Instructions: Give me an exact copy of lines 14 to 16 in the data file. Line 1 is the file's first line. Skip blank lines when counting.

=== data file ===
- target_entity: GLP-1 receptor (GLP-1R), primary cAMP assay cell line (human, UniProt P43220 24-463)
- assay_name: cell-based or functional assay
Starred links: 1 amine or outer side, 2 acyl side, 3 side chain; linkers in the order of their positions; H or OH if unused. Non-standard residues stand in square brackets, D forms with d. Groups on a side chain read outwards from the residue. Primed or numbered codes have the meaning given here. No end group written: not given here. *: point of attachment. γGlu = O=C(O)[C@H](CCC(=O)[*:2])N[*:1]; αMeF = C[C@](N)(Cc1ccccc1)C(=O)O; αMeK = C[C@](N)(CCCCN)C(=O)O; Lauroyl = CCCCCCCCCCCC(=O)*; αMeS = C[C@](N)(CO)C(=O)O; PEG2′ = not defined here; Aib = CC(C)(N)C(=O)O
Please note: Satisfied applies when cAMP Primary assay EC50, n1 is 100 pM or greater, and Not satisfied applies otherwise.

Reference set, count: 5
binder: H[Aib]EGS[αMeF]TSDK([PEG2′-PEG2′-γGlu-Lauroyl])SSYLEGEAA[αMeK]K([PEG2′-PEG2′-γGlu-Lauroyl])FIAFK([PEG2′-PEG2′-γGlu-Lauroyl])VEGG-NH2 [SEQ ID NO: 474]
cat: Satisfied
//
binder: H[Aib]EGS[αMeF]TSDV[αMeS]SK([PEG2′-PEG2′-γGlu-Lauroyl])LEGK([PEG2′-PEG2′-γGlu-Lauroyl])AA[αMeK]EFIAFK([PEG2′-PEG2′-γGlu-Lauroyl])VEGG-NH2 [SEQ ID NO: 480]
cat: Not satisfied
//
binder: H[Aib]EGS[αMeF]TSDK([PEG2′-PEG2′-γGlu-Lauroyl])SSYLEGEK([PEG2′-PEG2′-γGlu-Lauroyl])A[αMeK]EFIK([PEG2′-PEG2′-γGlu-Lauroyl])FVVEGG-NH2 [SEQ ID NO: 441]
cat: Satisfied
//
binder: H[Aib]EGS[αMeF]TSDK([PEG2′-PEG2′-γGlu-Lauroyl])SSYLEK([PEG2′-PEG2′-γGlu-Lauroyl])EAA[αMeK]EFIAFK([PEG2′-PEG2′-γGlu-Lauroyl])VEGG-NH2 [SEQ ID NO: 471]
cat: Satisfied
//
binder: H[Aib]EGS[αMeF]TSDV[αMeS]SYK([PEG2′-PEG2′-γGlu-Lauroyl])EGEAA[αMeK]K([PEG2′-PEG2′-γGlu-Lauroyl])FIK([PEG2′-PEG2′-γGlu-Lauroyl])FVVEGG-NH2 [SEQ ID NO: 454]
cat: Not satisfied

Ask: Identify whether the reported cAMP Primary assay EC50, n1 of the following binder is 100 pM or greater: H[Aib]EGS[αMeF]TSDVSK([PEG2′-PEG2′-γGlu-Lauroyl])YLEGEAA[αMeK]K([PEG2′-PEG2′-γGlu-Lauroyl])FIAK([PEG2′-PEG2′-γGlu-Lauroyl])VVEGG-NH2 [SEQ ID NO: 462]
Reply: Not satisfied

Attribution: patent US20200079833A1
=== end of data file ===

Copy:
//
binder: H[Aib]EGS[αMeF]TSDK([PEG2′-PEG2′-γGlu-Lauroyl])SSYLEK([PEG2′-PEG2′-γGlu-Lauroyl])EAA[αMeK]EFIAFK([PEG2′-PEG2′-γGlu-Lauroyl])VEGG-NH2 [SEQ ID NO: 471]
cat: Satisfied